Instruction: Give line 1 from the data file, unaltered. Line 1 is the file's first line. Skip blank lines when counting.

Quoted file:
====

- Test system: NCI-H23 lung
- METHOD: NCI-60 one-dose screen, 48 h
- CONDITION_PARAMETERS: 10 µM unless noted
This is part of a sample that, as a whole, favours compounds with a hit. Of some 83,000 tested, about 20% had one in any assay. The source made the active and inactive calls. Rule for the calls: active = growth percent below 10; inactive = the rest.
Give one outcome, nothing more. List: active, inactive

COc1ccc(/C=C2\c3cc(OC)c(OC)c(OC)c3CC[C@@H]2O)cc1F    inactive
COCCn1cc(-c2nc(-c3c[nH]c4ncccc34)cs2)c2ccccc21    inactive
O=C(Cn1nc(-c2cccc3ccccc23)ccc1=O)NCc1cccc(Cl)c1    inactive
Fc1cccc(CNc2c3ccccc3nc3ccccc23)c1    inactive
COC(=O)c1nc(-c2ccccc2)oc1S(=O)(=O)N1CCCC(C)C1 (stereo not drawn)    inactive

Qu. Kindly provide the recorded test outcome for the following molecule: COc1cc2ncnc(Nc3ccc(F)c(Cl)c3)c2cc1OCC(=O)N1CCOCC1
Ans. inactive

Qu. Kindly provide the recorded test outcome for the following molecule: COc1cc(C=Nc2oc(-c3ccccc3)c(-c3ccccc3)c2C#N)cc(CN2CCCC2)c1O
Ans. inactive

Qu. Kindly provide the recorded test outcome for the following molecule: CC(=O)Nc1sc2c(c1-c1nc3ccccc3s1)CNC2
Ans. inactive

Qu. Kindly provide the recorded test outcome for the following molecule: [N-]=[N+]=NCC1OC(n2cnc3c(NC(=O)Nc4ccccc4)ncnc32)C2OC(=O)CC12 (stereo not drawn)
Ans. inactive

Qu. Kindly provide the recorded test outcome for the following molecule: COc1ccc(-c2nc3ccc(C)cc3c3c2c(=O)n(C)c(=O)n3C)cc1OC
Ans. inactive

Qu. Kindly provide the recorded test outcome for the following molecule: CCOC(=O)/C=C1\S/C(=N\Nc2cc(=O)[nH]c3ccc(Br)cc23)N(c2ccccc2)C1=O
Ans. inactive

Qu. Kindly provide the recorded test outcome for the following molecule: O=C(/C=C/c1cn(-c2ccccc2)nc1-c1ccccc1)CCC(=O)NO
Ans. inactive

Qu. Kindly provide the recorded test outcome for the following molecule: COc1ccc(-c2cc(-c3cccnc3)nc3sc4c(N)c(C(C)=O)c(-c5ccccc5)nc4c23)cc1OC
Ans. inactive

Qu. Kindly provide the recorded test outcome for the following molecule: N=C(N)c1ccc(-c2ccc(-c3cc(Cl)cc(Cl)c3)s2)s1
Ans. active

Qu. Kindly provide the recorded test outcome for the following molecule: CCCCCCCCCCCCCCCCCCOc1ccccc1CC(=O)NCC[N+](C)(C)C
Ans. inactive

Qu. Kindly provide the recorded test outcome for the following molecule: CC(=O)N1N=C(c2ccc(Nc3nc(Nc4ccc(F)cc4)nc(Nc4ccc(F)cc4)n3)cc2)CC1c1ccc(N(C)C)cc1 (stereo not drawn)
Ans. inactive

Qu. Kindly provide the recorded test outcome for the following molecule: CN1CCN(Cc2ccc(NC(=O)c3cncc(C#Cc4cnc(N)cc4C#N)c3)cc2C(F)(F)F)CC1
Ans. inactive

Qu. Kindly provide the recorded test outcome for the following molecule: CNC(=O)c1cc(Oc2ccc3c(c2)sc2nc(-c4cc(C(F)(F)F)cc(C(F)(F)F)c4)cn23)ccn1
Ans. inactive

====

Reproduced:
- Test system: NCI-H23 lung